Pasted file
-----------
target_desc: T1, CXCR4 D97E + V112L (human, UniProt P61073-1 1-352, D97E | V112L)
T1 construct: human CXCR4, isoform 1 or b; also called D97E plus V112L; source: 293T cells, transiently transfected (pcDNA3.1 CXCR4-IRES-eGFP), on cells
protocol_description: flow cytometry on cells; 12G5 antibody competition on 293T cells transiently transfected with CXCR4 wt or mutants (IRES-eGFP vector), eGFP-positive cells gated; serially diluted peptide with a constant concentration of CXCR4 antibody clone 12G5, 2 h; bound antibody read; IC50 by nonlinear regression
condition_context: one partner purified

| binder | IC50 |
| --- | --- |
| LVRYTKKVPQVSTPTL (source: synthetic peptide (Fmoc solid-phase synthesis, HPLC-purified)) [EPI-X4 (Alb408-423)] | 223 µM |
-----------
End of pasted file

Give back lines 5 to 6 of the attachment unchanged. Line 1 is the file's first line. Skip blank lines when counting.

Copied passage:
| binder | IC50 |
| --- | --- |